Log books are an attempt at minimizing risk by keeping tired drivers off the road. No doubt that they are a bother for drivers to keep up (look at Division 37 MVAR!), but that's the way it is, it comes with the job. Logs are required to be up to date to the last change in duty status. Filling them out to a point in the future that has not yet occurred is an example of falsification even if it was done with the best of intent. It hasn't happened so it can't be there.

There's also no getting around the fact that if you are going to drive, you need to complete a log and keep the necessary history history with you. Not bringing it along if you did not intend to drive is fine, but you did have the choice of refusing to drive for this reason when the opportunity presented itself. By driving anyway, you accepted the risk of enforcement action.

I think that I may have finally gotten to what I interpret as the crux of your story, and that is "Was the enforcement action taken by the officers reasonable?" That is always a difficult question because it depends on your point of view. You would like to come out of this with as little paperwork as possible. A reasonable person would see sufficient reason here to do something and officers have personal standards that can vary for many reasons. The investigator ultimately decides to do what they are comfortable with and are overseen by both their supervisors and the court system. If they go overboard, they are also subject to oversight by the Commission for Public Complaints Against the RCMP or the Office of the Police Complaint Commissioner. If you feel that you have been dealt with unfairly, you have remedies to pursue.

As a professional driver, you are subject to a higher standard of care than the average driver. Being put out of service is permitted in law for log book violations and is one of these higher standards. The legislation does say that a peace officer may do this, not must, and again I see that as a judgment call to be made based on the situation.

The tow may have been over the top. The police do have the power to remove a parked vehicle in certain circumstances. If they are not met, then the vehicle may not be towed. Based on your description it sounds as if you could have put breakdown warnings out and arranged for another driver to remove the truck.

Without being a bug on the wall to have seen both sides of this encounter its difficult to say any more, but I can't resist the comment that I have met many professional drivers that I respect and some that I know should be in another line of work entirely. No doubt the same can be said for police officers, scale personnel or CVSE employees. It's a matter of personal perspective.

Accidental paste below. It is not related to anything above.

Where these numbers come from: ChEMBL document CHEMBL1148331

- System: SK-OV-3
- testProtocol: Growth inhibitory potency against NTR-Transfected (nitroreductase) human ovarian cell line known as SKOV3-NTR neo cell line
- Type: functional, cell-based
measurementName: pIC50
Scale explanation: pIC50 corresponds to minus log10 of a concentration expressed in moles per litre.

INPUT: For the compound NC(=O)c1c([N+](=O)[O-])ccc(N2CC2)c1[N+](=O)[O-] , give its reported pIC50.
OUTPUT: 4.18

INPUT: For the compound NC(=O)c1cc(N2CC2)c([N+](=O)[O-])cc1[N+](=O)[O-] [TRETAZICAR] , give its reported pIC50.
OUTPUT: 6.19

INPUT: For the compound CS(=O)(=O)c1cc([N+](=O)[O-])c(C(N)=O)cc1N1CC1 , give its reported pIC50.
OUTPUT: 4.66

Maybe we can look at this from another perspective. If you were a company owner and employed this driver what would you do about this situation? You know that it will affect your company NSC record which could have serious consequences for your business. One consideration would be firing the driver. I don't know how difficult it would be to find a good job as a driver if this were to happen, but it could be more serious than the penalties that you have described here.

On the bright side, the advent of being able to dispute a ticket penalty in writing has made it a bit easier to have the situation reviewed by the courts with a minimum expenditure of time.

Response

Yes, I fully acknowledge that it was my error for failing to slow and, of course, the damn log book.  I wasn’t being paid for this though, it was just a ride with a buddy.  Of course, it wasn’t verifiable on the side of the road.  The first two tickets, absolutely fine .... I knew better and deserved them.  I thought the third was over the top but really got into thinking this was vindictive when they went after my friend.  I was fully ready to take responsibility for my goof-up ... but he was not responsible for what I did.

Answer

I usually tried to pick the best one or two violations and deal with them unless the situation was really deserving of more. This did not happen that often for me.

"driver" means a person who drives a commercial motor vehicle;

Unfortunately for you, the definition does not exclude you from the requirement for a log book because you are not being paid for driving. There are exemptions in 37.11 for personal use in certain circumstances and in the case of an emergency or adverse conditions. From your description, none of these apply.